Penny Mallory 21:33: I’m really shocked at how often they don’t have a clear vision. And even more than that, even if they do have one, they don’t communicate it to people. So there’s plenty of people going out with these big organisations and they’re not really quite sure what the point is, what is it they’re actually trying to move towards what is, what is the goal and I think lots and lots of businesses and leaders are very guilty of, of, even if they’ve clarified their goal and mission, they just forget to communicate it, and they don’t communicate it regularly. You know, everyone needs to be told stuff over and over and over for it to sink in. So that’s what I see an awful lot. I also see, which is a little bit disheartening. You know, the purpose, the values, the mission, the statements that organisations make, which just don’t make any sense at all, they’ve tried to cram in every interesting word, you know, the current word, and it doesn’t actually mean anything to anyone. There’s no emotional buy in from people. So they’re just kind of wrong. That’s that’s the mission statement but it doesn’t mean anything to me. I don’t know why, or how I could contribute to that.


James Nathan 22:46  It’s a different thing. It’s a difficult thing, though, isn’t it? Because I’ve been working with with lots of businesses, I often start at that point with them and say, oh, you know, let’s…. especially when we’re looking at who they’re going to be recruiting into their businesses. You know, often you see these words on a wall and you think, where the hell did they come from? And if you ask them their answers, oh, that was just given to us. You know, the bottom there’s no buy in from the, from the people because it doesn’t mean anything.


Penny Mallory 23:12  That’s exactly right. There’s no emotional link in this. They, you’re right, they just see a little speech bubble on the wall with some interesting words in it. But it means absolutely nothing to them. And I think it’s such a missed opportunity, if you can really get people to buy in. Really get them enthused to following your vision that, to create this future that doesn’t yet exist. If you could really enthuse people to come on board with that you would have such an impact. But I think there’s such a missed opportunity with so many organisations to do that.


James Nathan 23:43 Isn’t that the key to leadership, being able to draw people to…. to buy people into your vision and then take them with you on the journey?


Penny Mallory 23:50 Entirely? Yeah. And I think a lot of leaders don’t see that necessarily as their primary role. And but for me, you know, it’s Once you’ve got people bought in, you can do anything with anyone. You know, if you’ve got them on side, you’ve only got one thing as a leader, and that’s followers. And if you if they’re not following you then what are going to do?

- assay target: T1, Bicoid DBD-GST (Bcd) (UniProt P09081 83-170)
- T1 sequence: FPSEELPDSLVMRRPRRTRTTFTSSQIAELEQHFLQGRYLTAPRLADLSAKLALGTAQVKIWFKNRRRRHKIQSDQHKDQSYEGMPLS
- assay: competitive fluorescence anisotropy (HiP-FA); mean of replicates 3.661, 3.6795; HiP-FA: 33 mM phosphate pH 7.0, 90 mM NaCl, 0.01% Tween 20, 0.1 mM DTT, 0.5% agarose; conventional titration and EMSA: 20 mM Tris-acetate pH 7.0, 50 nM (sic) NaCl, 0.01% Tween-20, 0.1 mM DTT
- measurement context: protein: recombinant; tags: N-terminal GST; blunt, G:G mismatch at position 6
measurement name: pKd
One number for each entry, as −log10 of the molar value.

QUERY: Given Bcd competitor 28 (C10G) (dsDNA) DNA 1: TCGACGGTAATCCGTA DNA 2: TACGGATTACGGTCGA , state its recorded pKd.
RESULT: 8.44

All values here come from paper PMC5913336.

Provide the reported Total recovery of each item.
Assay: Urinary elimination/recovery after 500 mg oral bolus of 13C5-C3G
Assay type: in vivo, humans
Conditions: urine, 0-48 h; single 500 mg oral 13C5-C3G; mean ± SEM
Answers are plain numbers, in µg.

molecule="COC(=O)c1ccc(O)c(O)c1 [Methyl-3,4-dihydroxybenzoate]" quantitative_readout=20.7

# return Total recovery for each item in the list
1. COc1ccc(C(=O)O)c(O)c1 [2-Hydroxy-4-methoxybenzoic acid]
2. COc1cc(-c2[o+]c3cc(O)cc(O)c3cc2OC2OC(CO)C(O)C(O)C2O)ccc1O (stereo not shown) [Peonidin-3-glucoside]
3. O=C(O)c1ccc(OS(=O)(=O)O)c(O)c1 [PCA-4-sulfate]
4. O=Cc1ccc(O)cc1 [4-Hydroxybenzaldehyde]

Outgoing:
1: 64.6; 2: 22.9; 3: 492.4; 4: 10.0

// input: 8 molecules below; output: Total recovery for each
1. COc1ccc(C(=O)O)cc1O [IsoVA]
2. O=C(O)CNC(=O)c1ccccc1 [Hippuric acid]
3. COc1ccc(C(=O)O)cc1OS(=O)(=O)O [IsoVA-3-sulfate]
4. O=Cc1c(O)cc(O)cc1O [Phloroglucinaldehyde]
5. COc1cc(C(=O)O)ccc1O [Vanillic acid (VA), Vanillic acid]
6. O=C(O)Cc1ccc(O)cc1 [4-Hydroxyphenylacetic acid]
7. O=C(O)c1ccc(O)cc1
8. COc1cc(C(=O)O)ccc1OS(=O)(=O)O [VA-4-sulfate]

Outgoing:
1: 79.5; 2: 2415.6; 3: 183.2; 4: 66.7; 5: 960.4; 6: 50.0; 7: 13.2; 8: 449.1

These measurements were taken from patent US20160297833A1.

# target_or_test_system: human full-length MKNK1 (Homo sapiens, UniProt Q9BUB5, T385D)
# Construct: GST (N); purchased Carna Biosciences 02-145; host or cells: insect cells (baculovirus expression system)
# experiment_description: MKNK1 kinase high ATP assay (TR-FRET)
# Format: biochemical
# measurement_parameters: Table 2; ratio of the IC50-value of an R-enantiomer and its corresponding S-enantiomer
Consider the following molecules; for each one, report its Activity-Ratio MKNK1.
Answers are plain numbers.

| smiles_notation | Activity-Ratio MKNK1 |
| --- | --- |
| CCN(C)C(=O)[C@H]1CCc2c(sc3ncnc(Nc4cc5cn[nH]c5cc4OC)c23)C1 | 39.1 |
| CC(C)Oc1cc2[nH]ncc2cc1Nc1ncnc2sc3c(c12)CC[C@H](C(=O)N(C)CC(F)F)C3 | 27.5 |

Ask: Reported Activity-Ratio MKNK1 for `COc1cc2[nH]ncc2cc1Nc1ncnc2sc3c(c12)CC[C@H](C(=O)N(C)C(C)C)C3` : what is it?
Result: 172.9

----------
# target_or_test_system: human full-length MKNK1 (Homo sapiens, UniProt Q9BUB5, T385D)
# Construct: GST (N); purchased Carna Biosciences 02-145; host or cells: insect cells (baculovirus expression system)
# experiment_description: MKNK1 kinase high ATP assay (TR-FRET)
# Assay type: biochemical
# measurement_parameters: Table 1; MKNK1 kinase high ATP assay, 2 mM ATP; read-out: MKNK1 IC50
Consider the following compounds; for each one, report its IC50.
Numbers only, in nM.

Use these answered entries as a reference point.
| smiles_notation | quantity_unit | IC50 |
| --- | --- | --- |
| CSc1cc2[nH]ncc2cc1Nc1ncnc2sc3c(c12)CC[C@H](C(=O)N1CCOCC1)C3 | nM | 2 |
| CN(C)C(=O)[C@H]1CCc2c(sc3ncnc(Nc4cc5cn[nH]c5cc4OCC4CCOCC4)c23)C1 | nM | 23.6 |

James Nathan 24:13  Well you’re a manager then aren’t you?


Penny Mallory 24:15 Yeah, it’s just a missed opportunity for me and that’s what I love working on that stuff with people.


James Nathan 24:22 And it’s something that… do you find people really enjoying working on it too. Is that something that they they find easy or difficult or you know?


Penny Mallory 24:31 It does come down to the emotion if it feels…. if you feel like you belong, you feel like you’re with a group of people that are like minded, you know, you’re all in it together. People do get terribly excited. It’s, you know, we love to be part of something interesting and innovative and different and challenging. Human beings love a challenge. They love to work together and you know, you bring all those things together and it becomes quite powerful. I just wish I saw more of it. I do see it. And when I do see it, it just thrills me. It’s so obvious when it’s working well, and the leader is absolutely got everybody following him like a Pied Piper. It’s, it’s an amazing thing to see. It just doesn’t happen as often as I would like.


James Nathan 25:18 Well, there’d be better businesses about if they did, I guess. But you’ve been some of these names. Some of these businesses that you worked with or are working with are quite phenomenal setups and got a very long way they must have had some of that at some point.


Penny Mallory 25:31 Well, I guess they have and people come and people go and missions come and missions go and the world changes and turns but you know, right now, the leaders that have done that good work up front, you know, before this Corona thing. These are the organisations that are going to come out on top because the people are so emotionally bought into that leader and that mission. They will be completely absolutely up for grabs to do whatever they’re told they will be there. Those are the businesses that are going to probably come out on top, the ones where the people matter the most. And that’s always been in a policy of that organisation. They’re going to be the really, the really strong ones.